Out and Back is probably the best choice for complete hiking beginners. Less chance of getting lost and you'll be able to remember landmarks to find your way back to the car.

You can also turn around at anytime and there's no shame in that. Turning around at the right time can be the difference between you enjoying a day hike or having and unnecessary adventure epic. 

Intermediate Hiking Skills: Trails and Scrambles

All of this information is meant to be built on itself. So knowing the basic hiking skills and utilizing prior information will be on any trail or peak you are scaling. Onward and upward!

Things to Consider on Difficult Hikes

  • Daylight! There isn't much worse when hiking than unexpectedly early darkness.
  • Bring a headlamp and clothes for unexpected time-loss and nightfall. 
  • Use the 3-2-1 Rule for Calculating times and distances. If you walk on the sidewalk with no backpack at 3 mph, you'll likely do 2 mph on a trail, add a big pack and maybe you'll get 1 mph. Be conservative with your ratios depending on hiking difficulty and your fitness level. 
  • Elevation gain plays a huge role in advanced hikes. This will make differences in what you pack and your hiking speed. Once again, be conservative and honest with your capabilities. 
el cap

Essential Hiking Gear:

There's about a million gear options to choose from in the hiking category and you don't need all of them at once.

If you are a true beginner hiker and you only have a bookbag, water bottle and some descent shoes. You're basically all set. 

However, as you progress, having quality and specified clothing, footwear and gear will be necessary. This will make you're hiking adventure more comfortable and convenient.

I like storing my pack "ready to go" if you will. Minus the food and water. That way it is as simple as getting dressed and out the door.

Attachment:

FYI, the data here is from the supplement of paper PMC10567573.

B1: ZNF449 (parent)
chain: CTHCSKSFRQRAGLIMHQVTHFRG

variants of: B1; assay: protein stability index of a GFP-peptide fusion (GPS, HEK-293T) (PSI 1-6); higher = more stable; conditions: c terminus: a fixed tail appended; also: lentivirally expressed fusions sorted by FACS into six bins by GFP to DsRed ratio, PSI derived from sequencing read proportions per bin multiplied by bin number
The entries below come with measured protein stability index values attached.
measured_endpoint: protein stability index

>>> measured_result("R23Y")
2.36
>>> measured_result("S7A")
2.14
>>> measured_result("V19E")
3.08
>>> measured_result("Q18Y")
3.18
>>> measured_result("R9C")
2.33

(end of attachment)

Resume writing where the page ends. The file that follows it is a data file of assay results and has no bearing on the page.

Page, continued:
What Hiking Gear to Bring? 

And... Where to Get it?

If you want to support a company that respects places we love. Buy at REI! Click the link below.


Backpacks or Daypacks for Hiking

Having a comfy daypack is going to make the hike a lot more enjoyable.

Learning how to efficiently store things where you want them, for when you need them is crucial.

Not only will you be able to organize gear better but daypacks will have straps and compartments to keep everything from bouncing around back there and digging in to you. Not comfy...

These packs are usually 10-20 liters in capacity and are suitable for full days or just enough to hold some extra water and clothes. Some feature you might want in a pack are things like.

  • Water bladder, hydrating on the fly is always nice
  • Straps and Waist belts for holding the pack close to you and to minimize bouncing
  • Water Bottle Pockets and other small outer pockets for multi-tools or snacks

Consider your average length of hike and gear requirements and decide based upon that.

Note: There are also hip/waist packs that trail runners use and they are comfortable and hold enough for bare necessities on very short hikes. Check out some here...


Hiking Boots and Shoes

Likely the most crucial piece of hiking gear you will want to spend money on is a solid, well fitted and comfortable hiking boot. There's nothing worse than sore feet on a long hike, you'll probably turn around cussing and not want to go hiking anymore. So let's avoid this and find you the proper pair of hiking boots. Here are the 3 main style of hiking shoes and boots.

Hiking Shoes

These are usually lower cut, lower weight and less stiff than the other models. Anything from trail running to day hiking will be in this category and is the perfect place to start for a beginner or expert in these fields. They even make some hiking sandals if you want to avoid some swamp foot.